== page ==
Defined in carb/launcher/ILauncher.h

using carb::launcher::OnProcessReadFn = void (*)(const void *data, size_t bytes, void *context)

Prototype for a stream read callback function.


This callback will be performed any time data is successfully read from one of the child process’s output streams (ie: stdout or stderr). The call will be performed on a worker thread that was created specifically for the child process. This callback will be performed as soon after reading the data as possible. The reader thread will remain in an efficient wait state while there is no data read to be read. It is the callback’s responsibility to ensure any shared resources that are accessed in the callback are appropriately protected from race conditions and general thread safety issues.


When reading from one of the child process’ output streams, every effort will be taken to ensure the contents of at least one ‘message’ is delivered to the callback at a time. A message can be thought of as the unit of data that was last written to the stream on the child process’s side - for example, the output of a single call to fwrite() or fprintf(). However, there are a some caveats to this behavior that the callback and its owner need to be able to handle:

  • It is possible that depending on the size and arrival times of messages, multiple messages may be concatenated into a single callback call. The callback needs to be able to handle this by being able to identify expected message ends and properly parse them out if needed.

  • If the current message or set of messages fills up the read buffer, the buffer as it is will be delivered to the callback with the last message truncated. The remainder of the message will be sent in the next callback. The callback needs to be able to handle this by either using a buffer size appropriate for the expected output of the child process, or by having the callback simply concatenate incoming data onto a data queue that is then processed elsewhere.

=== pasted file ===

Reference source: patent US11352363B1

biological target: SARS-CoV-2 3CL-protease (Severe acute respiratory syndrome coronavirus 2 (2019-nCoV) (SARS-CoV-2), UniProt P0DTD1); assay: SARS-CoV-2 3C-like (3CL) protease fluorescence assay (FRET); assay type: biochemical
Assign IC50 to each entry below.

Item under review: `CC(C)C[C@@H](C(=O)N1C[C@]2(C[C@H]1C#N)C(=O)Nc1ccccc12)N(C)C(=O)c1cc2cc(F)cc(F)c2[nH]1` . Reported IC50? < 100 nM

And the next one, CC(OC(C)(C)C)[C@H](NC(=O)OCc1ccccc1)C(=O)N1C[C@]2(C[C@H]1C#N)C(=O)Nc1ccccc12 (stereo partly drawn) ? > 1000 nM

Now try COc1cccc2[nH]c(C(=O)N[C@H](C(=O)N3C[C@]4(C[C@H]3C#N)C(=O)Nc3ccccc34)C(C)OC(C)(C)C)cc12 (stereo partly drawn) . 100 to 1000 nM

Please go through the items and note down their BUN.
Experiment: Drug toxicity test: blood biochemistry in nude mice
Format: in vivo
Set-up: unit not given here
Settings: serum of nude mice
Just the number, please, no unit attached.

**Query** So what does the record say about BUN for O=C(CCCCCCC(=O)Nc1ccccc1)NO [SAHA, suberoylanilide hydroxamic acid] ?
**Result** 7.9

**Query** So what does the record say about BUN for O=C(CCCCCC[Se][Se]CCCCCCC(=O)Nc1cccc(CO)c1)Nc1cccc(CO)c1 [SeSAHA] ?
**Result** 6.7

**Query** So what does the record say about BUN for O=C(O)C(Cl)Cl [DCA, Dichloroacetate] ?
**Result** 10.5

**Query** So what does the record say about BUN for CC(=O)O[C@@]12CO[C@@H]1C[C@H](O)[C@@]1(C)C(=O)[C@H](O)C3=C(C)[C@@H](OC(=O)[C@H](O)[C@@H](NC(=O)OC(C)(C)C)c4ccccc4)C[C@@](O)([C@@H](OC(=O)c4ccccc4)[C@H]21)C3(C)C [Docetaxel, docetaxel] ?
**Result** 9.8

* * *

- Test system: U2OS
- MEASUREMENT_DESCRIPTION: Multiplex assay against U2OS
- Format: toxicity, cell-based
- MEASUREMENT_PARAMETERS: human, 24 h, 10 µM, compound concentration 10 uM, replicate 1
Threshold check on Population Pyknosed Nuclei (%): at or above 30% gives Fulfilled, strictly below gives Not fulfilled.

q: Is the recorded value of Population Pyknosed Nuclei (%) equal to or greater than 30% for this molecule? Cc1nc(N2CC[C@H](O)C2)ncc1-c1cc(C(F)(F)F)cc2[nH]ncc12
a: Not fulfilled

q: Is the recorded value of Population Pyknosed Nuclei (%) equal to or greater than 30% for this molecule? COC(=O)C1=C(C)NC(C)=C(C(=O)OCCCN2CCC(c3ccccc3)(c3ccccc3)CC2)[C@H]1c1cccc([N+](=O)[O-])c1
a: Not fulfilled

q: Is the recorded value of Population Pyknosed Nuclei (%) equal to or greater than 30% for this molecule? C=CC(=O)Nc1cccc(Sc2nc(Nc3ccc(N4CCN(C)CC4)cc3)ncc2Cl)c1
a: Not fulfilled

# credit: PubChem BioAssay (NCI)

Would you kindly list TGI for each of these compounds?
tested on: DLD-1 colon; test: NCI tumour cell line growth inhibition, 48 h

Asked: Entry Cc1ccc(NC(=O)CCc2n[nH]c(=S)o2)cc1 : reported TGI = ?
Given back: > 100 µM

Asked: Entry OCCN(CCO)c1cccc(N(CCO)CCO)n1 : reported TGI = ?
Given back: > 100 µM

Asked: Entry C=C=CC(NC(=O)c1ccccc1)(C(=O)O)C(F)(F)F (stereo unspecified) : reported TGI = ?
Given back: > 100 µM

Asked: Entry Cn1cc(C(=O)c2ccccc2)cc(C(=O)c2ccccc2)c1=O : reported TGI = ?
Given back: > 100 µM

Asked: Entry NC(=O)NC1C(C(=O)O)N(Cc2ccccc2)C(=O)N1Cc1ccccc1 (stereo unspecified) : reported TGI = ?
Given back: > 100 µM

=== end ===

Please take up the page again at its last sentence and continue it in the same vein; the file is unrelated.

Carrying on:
This callback should attempt to complete its task as quickly as possible to avoid blocking the read thread. If the callback blocks or takes a long time to process it may result in blocking the child process’s attempts to write to the stream. The child process’ thread will be effectively stopped until buffer space is freed up on the parent’s read side. It is best practice to have the callback simply queue up new data for later consumption on another thread in the parent process or to do a few simple string or data checks if searching for a specific incoming data message.


When the stream for this callback ends due to either the child or parent process closing it, one final callback will be performed. The last callback will always have a bytes value of 0 in this case. All other callbacks during the stream will have a non-zero bytes value. Even in this final callback case however, a non-nullptr data buffer will still be provided. Once the zero sized buffer has been delivered, the parent process can safely assume that the child process is done transmitting any data to the parent.

Param data

[in] The buffer of data that was read from the child process’s stream. This will never be nullptr. Only the first bytes bytes of data in this buffer will contain valid data. Any data beyond that should be considered undefined and not accessed.

Param bytes

[in] The number of bytes of valid data in the data buffer. This will never be 0 as long as the connection to the child process is active. When the child process exits and the read thread has read all of the data from the child process, one final callback will be performed passing 0 for the byte count to indicate the end of the stream. This count will not exceed the buffer size specified in the original call to ILauncher::openProcess().

Param context

[in] The context value that was originally passed to ILauncher::openProcess() when the child process was created.


No return value.